And so October comes faithfully round again. A good horror movie works any time of year, but something about the Halloween season gives it extra savor. For starters, scary movies are excellent for parties, dates, and all manner of shared social experiences. The fun of being scared by movies is an all-or-nothing concept, but those of us who love it are absolutely hooked on it. This is our season.


Fields Point Review presents a new series of horror movie reviews with Halloween Home Video

In 2012, the first Halloween Home Video series took a quick and dirty survey of the year in horror, highlighting ten new and underseen movies which, while not consistently excellent, were notable in some measure for their conception or execution. The lack of fanfare around those flicks seemed to have arisen not from low quality, but from the pitfalls of small release, direct-to-video and foreign distribution in a low-bar market flooded with amateur competition. Making a horror movie may be the one of the easiest things in the world, but making one that’s any good is no inconsiderable feat.

As you plan your Halloween screening adventures, the majority of books, websites and lists you consult will point you toward classics like Carrie, The Exorcist, The Texas Chain Saw Massacre, Rosemary’s Baby, The Evil Dead, The Shining, Night Of The Living Dead, and of course John Carpenter’s original Halloween. Make no mistake; these are all excellent movies, but if you’re searching far afield for horror recommendations, it stands to reason that you know and love at least most of them already.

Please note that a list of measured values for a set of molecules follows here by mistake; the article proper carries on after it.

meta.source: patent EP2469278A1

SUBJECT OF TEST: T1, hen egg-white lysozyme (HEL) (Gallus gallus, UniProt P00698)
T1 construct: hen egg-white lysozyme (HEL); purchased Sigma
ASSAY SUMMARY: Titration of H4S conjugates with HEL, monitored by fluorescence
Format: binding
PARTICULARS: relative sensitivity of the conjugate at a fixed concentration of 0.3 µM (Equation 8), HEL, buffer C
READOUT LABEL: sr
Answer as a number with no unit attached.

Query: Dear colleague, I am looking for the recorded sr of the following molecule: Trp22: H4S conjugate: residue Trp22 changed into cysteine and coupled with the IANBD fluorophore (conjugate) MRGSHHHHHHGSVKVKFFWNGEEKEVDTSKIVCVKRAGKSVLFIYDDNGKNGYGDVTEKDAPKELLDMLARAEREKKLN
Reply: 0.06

Halloween Home Video is still about scaring up ideas beyond the usual list of suspects. Many of the features will be decidedly more mainstream this year, but the goal is still to keep mainly off the all-time essentials list. The 2013 edition proposes a weekly three-course “menu” of horror films for your viewing enjoyment. Each triple bill has been chosen for maximum variety within a given theme, pairing time-tested favorites with respectable contemporary efforts, along with something a little zany thrown in for dessert.

Week One:
Tenth Avenue Freak-Out

Let us begin the feast with something refined yet playful, profound but unpretentious to tickle the palate. Nothing spells class better than running in terror from dangerous killer freaks. Are they mistakes of nature, divine retribution for the sins of humankind, or merely misunderstood strangers? Confronting the monstrous always bears an element of tragedy, especially when the monster shares identifiable characteristics with its human victims. More often than not, it also serves as a mirror for the inhumanity we visit on one another (One of H. P. Lovecraft’s greatest tales, “The Outsider,” takes that idea to a shocking and poignant extreme).

Won’t you freak out along with us at home? And in future, look more kindly on the mutant oddities you call family and friends.

First Course: The Descent
(dir. Neil Marshall, 2005)

Unknown terror lives underground in Neil Marshall's The Descent